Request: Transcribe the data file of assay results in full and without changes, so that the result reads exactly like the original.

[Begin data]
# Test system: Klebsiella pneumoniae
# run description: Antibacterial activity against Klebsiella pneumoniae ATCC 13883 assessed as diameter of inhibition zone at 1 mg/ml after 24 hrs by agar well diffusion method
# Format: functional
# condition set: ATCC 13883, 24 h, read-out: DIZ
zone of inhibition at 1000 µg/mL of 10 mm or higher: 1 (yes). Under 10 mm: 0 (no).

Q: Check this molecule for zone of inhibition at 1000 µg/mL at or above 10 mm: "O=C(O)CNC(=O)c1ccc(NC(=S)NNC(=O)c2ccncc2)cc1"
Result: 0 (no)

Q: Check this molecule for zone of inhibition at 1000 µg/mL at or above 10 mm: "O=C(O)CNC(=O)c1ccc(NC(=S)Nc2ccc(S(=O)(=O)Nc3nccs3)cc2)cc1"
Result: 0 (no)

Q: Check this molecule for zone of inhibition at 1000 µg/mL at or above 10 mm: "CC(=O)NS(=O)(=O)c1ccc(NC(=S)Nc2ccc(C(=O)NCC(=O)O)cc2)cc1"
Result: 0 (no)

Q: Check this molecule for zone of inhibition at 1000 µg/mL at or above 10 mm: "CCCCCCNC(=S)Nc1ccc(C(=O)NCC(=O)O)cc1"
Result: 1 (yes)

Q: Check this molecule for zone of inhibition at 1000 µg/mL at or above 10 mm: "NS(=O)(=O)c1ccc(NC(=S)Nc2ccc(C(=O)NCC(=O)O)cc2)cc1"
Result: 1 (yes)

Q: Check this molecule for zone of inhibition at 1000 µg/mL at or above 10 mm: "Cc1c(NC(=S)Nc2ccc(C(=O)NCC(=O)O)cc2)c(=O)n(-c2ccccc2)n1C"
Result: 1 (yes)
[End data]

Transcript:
# Test system: Klebsiella pneumoniae
# run description: Antibacterial activity against Klebsiella pneumoniae ATCC 13883 assessed as diameter of inhibition zone at 1 mg/ml after 24 hrs by agar well diffusion method
# Format: functional
# condition set: ATCC 13883, 24 h, read-out: DIZ
zone of inhibition at 1000 µg/mL of 10 mm or higher: 1 (yes). Under 10 mm: 0 (no).

Q: Check this molecule for zone of inhibition at 1000 µg/mL at or above 10 mm: "O=C(O)CNC(=O)c1ccc(NC(=S)NNC(=O)c2ccncc2)cc1"
Result: 0 (no)

Q: Check this molecule for zone of inhibition at 1000 µg/mL at or above 10 mm: "O=C(O)CNC(=O)c1ccc(NC(=S)Nc2ccc(S(=O)(=O)Nc3nccs3)cc2)cc1"
Result: 0 (no)

Q: Check this molecule for zone of inhibition at 1000 µg/mL at or above 10 mm: "CC(=O)NS(=O)(=O)c1ccc(NC(=S)Nc2ccc(C(=O)NCC(=O)O)cc2)cc1"
Result: 0 (no)

Q: Check this molecule for zone of inhibition at 1000 µg/mL at or above 10 mm: "CCCCCCNC(=S)Nc1ccc(C(=O)NCC(=O)O)cc1"
Result: 1 (yes)

Q: Check this molecule for zone of inhibition at 1000 µg/mL at or above 10 mm: "NS(=O)(=O)c1ccc(NC(=S)Nc2ccc(C(=O)NCC(=O)O)cc2)cc1"
Result: 1 (yes)

Q: Check this molecule for zone of inhibition at 1000 µg/mL at or above 10 mm: "Cc1c(NC(=S)Nc2ccc(C(=O)NCC(=O)O)cc2)c(=O)n(-c2ccccc2)n1C"
Result: 1 (yes)